Update: On Friday via one simple tweet, Donald Trump confirmed Indiana Gov. Mike Pence is his vice presidential running mate.
Earlier: After he became the newly-minted Republican vice presidential pick, the first thing I wanted to consider was Mike Pence's stance on women's rights.
Real estate mogul and presumptive Republican nominee Donald Trump chose Gov. Pence as his vice president on Thursday. While nothing is expected to be confirmed by Trump's campaign until Friday, and the media has wrongly named running mates before, the conservative Indiana governor's record on women's rights isn't likely to help Trump's so-called "women's problem."
A staunch pro-lifer, Pence is well-known for leading the fight to defund Planned Parenthood in Congress and signing a restrictive anti-abortion measure, which was later blocked by a federal judge. Pence's voting record shows the right-wing politician has rarely championed women's rights.
Prior to being sworn in as Indiana's governor in 2012, Pence served for 12 years as a member of the House of Representatives. During that time, he voted twice against the Lilly Ledbetter Fair Pay Act, which allowed working women to bring pay discrimination charges against their employer after each individual paycheck, as opposed to seeing the statue of limitations run out 180 days after employers made the initial decision on pay rate or salary. Pence also voted against the Paycheck Fairness Act in 2009, which would have amended the Fair Labor Standards Act of the Equal Pay Act.
Additionally, Pence was an aggressive pro-life advocate while in Congress. Along with pushing through an amendment aimed at defunding Planned Parenthood in 2011, Pence also co-sponsored the No Taxpayer Funding for Abortions Act, a bill aimed at redefining the exemption of rape within a ban on federal abortion funding to "forcible rape." Critics worried the bill's modification of language would leave the exemption of rape open to interpretation as cases of attacks involving drugs, alcohol, or verbal threats challenged, according to The Washington Post.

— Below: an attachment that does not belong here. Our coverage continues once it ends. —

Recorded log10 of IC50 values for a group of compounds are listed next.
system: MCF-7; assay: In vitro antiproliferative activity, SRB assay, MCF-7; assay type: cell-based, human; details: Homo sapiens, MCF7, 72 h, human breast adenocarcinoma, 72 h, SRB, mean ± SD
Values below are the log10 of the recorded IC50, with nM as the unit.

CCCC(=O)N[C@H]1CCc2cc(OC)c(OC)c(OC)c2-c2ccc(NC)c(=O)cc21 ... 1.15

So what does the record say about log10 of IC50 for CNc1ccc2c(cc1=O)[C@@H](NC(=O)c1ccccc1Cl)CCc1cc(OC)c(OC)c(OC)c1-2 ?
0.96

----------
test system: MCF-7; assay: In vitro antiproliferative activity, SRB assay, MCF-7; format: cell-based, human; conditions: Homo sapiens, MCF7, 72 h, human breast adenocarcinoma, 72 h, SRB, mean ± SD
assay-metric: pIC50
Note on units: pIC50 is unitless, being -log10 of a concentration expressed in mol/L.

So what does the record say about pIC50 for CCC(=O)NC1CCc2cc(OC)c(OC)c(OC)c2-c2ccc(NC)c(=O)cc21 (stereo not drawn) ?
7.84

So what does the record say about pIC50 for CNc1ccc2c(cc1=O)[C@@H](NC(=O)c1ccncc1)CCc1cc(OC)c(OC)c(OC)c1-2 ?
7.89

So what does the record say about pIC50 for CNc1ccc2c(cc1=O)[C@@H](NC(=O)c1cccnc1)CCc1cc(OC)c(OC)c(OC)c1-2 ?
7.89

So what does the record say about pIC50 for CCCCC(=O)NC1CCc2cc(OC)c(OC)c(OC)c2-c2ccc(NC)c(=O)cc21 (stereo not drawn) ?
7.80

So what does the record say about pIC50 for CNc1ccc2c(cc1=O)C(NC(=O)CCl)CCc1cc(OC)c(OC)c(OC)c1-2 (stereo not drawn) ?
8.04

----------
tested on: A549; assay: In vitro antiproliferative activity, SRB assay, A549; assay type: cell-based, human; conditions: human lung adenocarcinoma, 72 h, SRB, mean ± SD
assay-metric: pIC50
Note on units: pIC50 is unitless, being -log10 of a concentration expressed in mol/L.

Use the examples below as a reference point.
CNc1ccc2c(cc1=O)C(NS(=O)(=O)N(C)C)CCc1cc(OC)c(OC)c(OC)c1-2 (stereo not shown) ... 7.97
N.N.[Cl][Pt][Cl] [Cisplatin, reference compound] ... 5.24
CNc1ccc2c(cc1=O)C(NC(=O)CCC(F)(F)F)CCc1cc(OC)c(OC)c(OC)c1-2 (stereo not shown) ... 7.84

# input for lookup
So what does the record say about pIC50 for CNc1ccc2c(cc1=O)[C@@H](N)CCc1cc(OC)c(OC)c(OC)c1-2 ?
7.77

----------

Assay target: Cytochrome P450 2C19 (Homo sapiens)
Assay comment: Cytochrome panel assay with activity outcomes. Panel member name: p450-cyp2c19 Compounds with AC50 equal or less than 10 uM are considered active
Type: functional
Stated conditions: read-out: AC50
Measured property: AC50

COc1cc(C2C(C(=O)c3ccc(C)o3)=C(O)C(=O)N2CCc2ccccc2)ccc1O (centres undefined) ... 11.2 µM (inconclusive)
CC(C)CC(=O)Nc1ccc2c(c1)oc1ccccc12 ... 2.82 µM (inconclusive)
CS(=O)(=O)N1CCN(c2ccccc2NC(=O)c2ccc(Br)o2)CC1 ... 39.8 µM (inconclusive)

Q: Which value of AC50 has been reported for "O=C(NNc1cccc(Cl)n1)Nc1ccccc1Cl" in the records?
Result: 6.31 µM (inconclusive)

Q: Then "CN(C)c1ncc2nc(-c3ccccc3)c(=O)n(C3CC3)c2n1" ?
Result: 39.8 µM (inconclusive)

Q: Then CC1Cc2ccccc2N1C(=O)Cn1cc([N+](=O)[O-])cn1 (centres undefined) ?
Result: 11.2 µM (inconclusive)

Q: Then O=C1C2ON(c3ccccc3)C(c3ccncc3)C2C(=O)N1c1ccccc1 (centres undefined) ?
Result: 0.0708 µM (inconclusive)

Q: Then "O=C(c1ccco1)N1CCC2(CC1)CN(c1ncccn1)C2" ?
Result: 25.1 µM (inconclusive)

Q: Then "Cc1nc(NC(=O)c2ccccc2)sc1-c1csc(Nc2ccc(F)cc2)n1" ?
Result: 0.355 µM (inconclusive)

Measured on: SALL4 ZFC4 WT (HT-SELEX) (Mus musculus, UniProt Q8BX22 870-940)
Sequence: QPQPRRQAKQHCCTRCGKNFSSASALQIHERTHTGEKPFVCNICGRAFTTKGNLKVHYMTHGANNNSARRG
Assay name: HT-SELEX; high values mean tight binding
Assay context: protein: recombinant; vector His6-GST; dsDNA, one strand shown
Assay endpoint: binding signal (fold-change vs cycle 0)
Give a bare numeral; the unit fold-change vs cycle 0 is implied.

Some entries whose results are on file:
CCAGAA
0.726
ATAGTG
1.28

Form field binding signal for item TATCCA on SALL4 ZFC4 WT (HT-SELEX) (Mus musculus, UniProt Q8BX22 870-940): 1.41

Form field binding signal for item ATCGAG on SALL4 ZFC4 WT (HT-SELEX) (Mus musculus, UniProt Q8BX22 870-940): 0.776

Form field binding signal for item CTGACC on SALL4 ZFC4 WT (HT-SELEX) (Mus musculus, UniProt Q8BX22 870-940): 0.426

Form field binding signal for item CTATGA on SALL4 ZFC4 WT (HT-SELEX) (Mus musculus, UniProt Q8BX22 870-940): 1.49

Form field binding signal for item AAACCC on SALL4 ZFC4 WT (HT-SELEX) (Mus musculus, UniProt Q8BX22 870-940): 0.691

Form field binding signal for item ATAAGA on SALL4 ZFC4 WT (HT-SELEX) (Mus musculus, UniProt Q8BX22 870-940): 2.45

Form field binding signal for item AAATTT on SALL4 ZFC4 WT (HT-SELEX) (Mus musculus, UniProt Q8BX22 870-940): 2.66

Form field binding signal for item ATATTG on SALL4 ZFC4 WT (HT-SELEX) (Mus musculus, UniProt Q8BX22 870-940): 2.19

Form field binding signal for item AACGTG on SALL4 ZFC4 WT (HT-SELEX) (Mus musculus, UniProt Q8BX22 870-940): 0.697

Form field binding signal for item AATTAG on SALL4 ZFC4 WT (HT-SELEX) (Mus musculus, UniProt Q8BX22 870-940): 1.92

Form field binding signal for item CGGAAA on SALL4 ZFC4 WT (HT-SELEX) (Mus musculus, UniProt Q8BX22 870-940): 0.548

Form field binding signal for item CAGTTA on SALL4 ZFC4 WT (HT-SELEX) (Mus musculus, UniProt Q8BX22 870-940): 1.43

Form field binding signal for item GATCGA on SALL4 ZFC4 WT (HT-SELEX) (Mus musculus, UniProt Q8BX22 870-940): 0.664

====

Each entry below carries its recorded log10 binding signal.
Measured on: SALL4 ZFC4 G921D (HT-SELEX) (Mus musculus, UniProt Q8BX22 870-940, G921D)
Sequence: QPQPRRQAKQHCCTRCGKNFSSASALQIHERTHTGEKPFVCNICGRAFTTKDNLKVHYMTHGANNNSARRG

While serving in the House, Pence also voted against raising the minimum wage, expanding health care for children of low-income families, and increasing Section 8 voucher funding, policies aimed at assisting women and low-income families. According to the Department of Labor, 56 percent of those who would benefit from a federal minimum wage increase are women.
Pence continued his attempts to keep Planned Parenthood from government resources after he left his seat in the House of Representatives and was sworn in as governor of Indiana in 2012. A year after Pence became governor, Indiana Planned Parenthood centers were reportedly receiving nearly 50 percent less state funding than they had been in 2005, according to Mother Jones. As a result, five clinics in the state were forced to close.
If Thursday's reports that Trump has chosen Gov. Pence to be his running mate turn out to be true, women's rights and access to safe, legal abortions are unlikely to be major concerns for the Republican Party's 2016 presidential campaign.